We were so impressed by Norvig's and Connelly's work that rather than attempt to write our own algorithms we decided to use Connelly's code instead. So, the algorithms used by the "Machine" and the player's hints were effectively written by Daniel Connelly and we have tried to change his code as little as possible while incorporating it into our regular framework.
This has given us algorithms that are sufficiently strong to enable non-expert Othello players to have interesting games. It also provides a graphical user interface for those wishing to explore Norvig and Connelly's methods. In the book the algorithms (strategies in Norvig's terminology) are developed in increasing order of complexity and we follow that below.
The program randomly chooses from the available legal moves.
For every legal move the program adds up all the player's pieces and subtracts the opponent's. It chooses the one with the biggest difference. In general, this should beat "Random".
Maximize weighted difference
PAIP page 608: "Humans learn that the edge squares, for example, are valuable because the player dominating the edges can surround the opponent, while it is difficult to capture an edge. This is especially true of corner pieces, which can never be recaptured. Using this knowledge, a clever player can temporarily sacrifice pieces to obtain edge and corner squares in the short run, and win back pieces in the long run."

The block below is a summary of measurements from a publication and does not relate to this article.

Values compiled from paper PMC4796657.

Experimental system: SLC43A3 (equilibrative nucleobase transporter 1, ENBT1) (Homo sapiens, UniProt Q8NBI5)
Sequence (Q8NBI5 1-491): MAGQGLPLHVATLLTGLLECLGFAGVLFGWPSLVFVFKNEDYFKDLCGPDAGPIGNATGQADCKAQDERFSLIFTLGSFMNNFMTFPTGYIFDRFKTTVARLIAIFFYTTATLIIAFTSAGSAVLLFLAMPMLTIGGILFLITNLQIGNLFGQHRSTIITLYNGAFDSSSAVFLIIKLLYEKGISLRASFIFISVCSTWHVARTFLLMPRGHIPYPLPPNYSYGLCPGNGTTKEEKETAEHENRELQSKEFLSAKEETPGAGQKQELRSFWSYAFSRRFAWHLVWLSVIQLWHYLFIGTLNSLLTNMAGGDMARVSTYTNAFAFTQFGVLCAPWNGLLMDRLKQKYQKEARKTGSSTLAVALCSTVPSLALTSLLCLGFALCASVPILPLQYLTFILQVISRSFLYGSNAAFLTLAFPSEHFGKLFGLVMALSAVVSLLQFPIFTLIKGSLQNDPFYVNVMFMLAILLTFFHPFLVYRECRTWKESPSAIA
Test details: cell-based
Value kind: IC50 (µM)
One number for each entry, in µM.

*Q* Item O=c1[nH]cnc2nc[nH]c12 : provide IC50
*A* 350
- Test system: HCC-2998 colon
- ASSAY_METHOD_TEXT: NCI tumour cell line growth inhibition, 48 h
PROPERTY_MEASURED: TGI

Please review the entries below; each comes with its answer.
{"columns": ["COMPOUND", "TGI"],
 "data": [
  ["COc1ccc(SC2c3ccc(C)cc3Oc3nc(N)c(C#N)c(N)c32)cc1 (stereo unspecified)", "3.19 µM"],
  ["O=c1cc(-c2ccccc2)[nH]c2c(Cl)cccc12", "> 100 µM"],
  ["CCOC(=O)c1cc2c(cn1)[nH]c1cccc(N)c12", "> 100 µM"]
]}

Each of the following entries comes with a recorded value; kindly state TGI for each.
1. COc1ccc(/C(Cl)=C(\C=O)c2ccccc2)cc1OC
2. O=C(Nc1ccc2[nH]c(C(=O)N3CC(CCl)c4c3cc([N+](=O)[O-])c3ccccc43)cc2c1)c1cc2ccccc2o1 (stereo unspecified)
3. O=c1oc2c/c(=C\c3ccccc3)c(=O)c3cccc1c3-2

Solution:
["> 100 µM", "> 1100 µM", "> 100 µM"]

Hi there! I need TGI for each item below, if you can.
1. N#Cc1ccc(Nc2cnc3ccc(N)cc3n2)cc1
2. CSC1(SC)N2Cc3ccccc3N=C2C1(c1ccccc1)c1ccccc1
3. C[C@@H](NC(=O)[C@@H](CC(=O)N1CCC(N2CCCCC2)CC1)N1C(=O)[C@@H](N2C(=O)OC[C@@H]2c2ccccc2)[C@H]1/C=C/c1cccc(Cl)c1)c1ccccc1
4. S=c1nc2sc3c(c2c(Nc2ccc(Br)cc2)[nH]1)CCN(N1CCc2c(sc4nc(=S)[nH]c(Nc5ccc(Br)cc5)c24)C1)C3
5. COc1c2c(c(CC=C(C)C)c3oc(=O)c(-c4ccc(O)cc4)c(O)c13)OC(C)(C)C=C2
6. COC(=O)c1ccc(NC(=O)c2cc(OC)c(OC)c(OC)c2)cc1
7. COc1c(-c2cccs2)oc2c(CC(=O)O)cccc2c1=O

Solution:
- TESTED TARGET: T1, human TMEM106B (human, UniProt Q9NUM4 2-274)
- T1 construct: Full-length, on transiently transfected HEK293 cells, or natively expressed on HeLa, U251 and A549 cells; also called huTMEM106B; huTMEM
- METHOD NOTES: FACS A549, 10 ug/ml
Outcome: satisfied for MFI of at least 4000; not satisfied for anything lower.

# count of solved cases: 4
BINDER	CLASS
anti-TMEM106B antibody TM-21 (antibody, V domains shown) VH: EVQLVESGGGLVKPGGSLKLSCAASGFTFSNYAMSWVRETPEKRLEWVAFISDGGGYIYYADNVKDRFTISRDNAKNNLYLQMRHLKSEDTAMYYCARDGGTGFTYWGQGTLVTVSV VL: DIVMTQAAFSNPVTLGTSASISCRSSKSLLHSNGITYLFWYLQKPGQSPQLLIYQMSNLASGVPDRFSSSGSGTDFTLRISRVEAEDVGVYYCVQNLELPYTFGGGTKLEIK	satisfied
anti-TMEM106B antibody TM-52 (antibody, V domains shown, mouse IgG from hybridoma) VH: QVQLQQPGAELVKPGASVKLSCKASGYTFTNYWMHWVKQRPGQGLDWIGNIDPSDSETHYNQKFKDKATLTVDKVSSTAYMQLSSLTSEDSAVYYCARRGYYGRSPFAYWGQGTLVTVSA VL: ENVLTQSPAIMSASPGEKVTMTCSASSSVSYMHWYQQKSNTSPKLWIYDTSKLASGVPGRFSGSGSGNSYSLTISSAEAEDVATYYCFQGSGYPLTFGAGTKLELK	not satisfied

Using the reasoning from the quote above Norvig assigns values to each square on the board.
120 -20 20 5 5 20 -20 120 -20 -40 -5 -5 -5 -5 -40 -20 20 -5 15 3 3 15 -5 20 5 -5 3 3 3 3 -5 5 5 -5 3 3 3 3 -5 5 20 -5 15 3 3 15 -5 20 -20 -40 -5 -5 -5 -5 -40 -20 120 -20 20 5 5 20 -20 120
Then, like Maximize difference, we add up all the player's pieces and subtract the opponent's, but each piece is weighted according to the square it occupies. In general this should beat "Maximize difference".
Speed of operation gives computers a big advantage over humans. It enables them to look ahead a certain distance and try all the possible moves, examine their consequences and choose the best. The remaining algorithms all look ahead for a given depth (Look Ahead) when choosing the next move.